By Michael Hurley, CBS Boston
BOSTON (CBS) — The Patriots and Panthers both enter Sunday’s game with 2-1 records, though they don’t appear to be on the same path.
The Patriots have shaken off a brutal fourth quarter in their season opener to put up 36-point performances in back-to-back weeks to regain control of the start to their season.
The Panthers, meanwhile, beat up on a bad 49ers team, squeaked past the Bills in a 9-3 game, and then got blown out by a Saints team that was 0-2.
Cam Newton doesn’t look like himself, Kelvin Benjamin is dealing with a knee injury, and with a tough schedule over the next six weeks looming, there’s not tremendous enthusiasm surrounding the Panthers.
That being said, a victory in Foxboro tends to provide the type of enthusiasm boost that a team in Carolina’s position needs badly. And if the Patriots’ defense doesn’t turn a corner quickly, another surprising home loss could bite them.
With that being established, here’s what to be looking for when the teams kick off on Sunday afternoon.
Defense, Defense, Defense
The Patriots’ offense is dynamic. The defense? It’s brutal.
Choose your statistical category — any one, really — and the Pats are sitting at or near the bottom of the league. In yards allowed, they rank 32nd. In points allowed, they rank 32nd. In passing yards allowed, they rank 32nd. In passing touchdowns allowed, they rank 32nd. In yards per rushing attempt, they rank 31st. In sacks, they’re tied for 21st.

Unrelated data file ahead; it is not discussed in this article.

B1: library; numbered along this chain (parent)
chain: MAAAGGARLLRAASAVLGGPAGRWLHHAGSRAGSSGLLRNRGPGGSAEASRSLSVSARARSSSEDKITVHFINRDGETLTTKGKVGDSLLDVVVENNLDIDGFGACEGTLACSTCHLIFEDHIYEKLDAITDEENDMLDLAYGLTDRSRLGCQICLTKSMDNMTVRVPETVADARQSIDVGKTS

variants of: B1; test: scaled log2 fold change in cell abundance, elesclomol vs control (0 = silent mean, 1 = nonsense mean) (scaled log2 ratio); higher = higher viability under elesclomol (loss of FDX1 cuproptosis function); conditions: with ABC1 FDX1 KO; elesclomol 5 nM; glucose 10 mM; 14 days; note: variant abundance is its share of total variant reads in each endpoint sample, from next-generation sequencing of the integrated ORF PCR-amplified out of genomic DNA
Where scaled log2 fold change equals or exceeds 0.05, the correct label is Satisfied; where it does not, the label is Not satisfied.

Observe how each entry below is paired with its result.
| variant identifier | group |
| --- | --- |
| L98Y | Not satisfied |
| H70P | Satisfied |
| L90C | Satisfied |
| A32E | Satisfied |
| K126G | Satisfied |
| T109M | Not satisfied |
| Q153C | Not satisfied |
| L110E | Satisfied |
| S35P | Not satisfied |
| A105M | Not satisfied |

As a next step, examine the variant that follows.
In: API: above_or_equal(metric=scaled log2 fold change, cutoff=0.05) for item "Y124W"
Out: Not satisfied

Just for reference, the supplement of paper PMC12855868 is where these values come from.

It’s a grisly picture for the New England defense, which just got carved up by a rookie QB on the road making his second career start. (In fairness, the Patriots’ defense did come up with a big interception during the game, and one more on a last-second Hail Mary.)
But if ever there was an opportunity to turn things around ever so slightly, it would be this week. The Panthers rank 28th in yards per game thus far, and they’re the NFL’s fourth-worst scoring team. Kelvin Benjamin might play Sunday, but after suffering a knee injury last week, it’d be surprising if he’s operating at 100 percent.
Malcolm Butler had a much better performance last week than what he had in the first two games, but the defensive backfield has yet to have a cohesive game together. Trey Flowers and Deatrich Wise have looked good in bursts, but the Patriots are tied for 21st in the league with just six sacks.
There are pieces, to be sure, it’s just yet to all come together.
Add in a potential return of Dont’a Hightower for the Patriots, and it feels like this is the week that the defense starts to look like that of a legitimate Super Bowl contender. If it doesn’t? It might be time to ring an alarm bell or two.
Tom Brady is tough. Real tough. You can hit him a lot, and he’s still going to try to throw a touchdown right in your eye. He’s nuts like that.
But, well, despite what he might believe, he’s still a human. And if he continues to get pummeled at the rate he’s getting pummeled, he has a less-than-ideal chance of even surviving the regular season.